It is designed to track down chains of infection while protecting data – and is dependent on the goodwill of US companies: The most important answers to the planned corona tracing app.
In the night of Sunday, a bitter dispute over the direction ended. The federal government is now opting for a decentralized solution for the planned anti-corona app after having stubbornly stuck to a model with a central server. Opposition politicians, network activists and scientists praise the change of course. However, questions remain unanswered. The most important answers at a glance.
How should the app work?
While countries like China, South Korea or Israel use excessive tracking, the German app is based on tracing. One letter makes a decisive difference: instead of monitoring people by the state, tracing apps only save which devices come within two meters of each other for at least 15 minutes. This contact diary initially remains locally on the smartphone. Those who test positive for Covid-19 can release the data. Then contact persons automatically receive a push message asking them to be tested. The app does not save personal data, but is based on randomly generated, pseudonymous IDs. This is intended to protect privacy and ensure the greatest possible anonymity.
How do they differ Approaches?
With the decentralized model, users only transfer the key of their own smartphone to a server. Other devices regularly check this list and check whether one of the IDs appears in their contact diary. The central solution stores the contact person’s IDs in a database. The advantage: epidemiologists can use the information to gain knowledge about the virus. The disadvantage: users must trust the operator of the server to protect the data from possible attacks and not to misuse it.
Why was the central solution so controversial?
Critics see this as a threat to privacy. Last week, 300 scientists warned of “unprecedented surveillance”. In another open letter, six network associations and associations joined. Supporters of the DP-3T initiative, which takes a decentralized approach, also accuse the competing Pepp-PT project of lacking transparency. “With an app that collects sensitive data from millions of people, development must not take place behind closed doors,” says Tibor Jager, professor for IT security at the University of Wuppertal.
The judge and fundamental rights activist Ulf Buermeyer fears that the public dispute has harmed the matter. “We are in front of a pile of broken glass,” he says. The heated discussion could have unsettled people, so they no longer install the app. “As a society, we have to ask ourselves whether we have won a Pyrrhic victory for data protection at the expense of public health.”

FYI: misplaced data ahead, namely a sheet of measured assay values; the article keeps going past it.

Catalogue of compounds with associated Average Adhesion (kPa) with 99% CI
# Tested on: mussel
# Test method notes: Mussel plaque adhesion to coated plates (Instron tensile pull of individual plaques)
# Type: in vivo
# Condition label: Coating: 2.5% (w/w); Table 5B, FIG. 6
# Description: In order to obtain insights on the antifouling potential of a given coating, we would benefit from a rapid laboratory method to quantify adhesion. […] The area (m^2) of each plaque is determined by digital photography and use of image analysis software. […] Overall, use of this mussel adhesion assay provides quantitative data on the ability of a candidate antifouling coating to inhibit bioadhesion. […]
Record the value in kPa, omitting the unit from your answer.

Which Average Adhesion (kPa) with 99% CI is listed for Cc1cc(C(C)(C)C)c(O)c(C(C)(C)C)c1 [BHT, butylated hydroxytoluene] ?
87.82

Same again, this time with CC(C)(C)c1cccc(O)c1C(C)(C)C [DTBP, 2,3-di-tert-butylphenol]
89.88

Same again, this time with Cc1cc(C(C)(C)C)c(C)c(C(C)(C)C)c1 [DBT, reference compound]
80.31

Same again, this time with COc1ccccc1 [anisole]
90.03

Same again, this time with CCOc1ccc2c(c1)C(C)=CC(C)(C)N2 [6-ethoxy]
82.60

What made you decide?
In addition to the massive public criticism, Thorsten Holz sees a second important reason: “Apple has blocked a central solution,” says the professor, who heads the system security department at the Ruhr University in Bochum. “As long as they don’t give in, Pepp-PT has a problem.” Apple and Google develop the mobile operating systems iOS and Android and only support decentralized approaches. You do not want to open the necessary interfaces for models with a central server. Negotiations say that the blockade by Apple is largely responsible for Pepp-PT not being able to present a finished app for weeks.
“Regardless of the outcome, this type of decision-making is problematic,” says Buermeyer. Germany had placed itself in questionable dependence on US companies. “Apparently, Apple and Google trust a lot more than the Robert Koch Institute or the Federal Office for Information Security.” IT professor Holz believes that the two companies have to have a certain level of trust anyway: “If they want, they could tap completely different data,” he says. “In addition, security researchers will analyze the interfaces very carefully and make sure that Apple and Google don’t read anything that concerns them.”
How reliable does the app warn?
The developers want to determine the distance between two devices using the Bluetooth Low Energy (BLE) radio standard. The problem: BLE was not developed for this, so the distance is estimated rather than measured. The signal strength differs depending on the smartphone model; the cell phone works differently in the hand than in the pocket. In addition, panes of glass, walls and other obstacles can affect the result. If the app warns too rarely, it does nothing. If too many push messages arrive, users will no longer take them seriously at some point. “The research team at Pepp-PT did a lot with the Bluetooth calibration,” says Thorsten Holz. “We are at the forefront in Germany. I hope that these findings will be incorporated into the work on the decentralized solution.”
When can you expect an app?
In the course of April, appointments were mentioned several times and rejected. Forecasts are correspondingly difficult. Most researchers expect the app to be ready in mid-May. There are only two things clear: First, an app is not a panacea. Technology alone cannot stop the pandemic, it is at most one of many building blocks. Second, trust is required so that as many people as possible install the app – otherwise it is useless. “Now you need a culture of app installations,” says Buermeyer. “Just like we do with masks: those who wear one act in solidarity and protect from others.”
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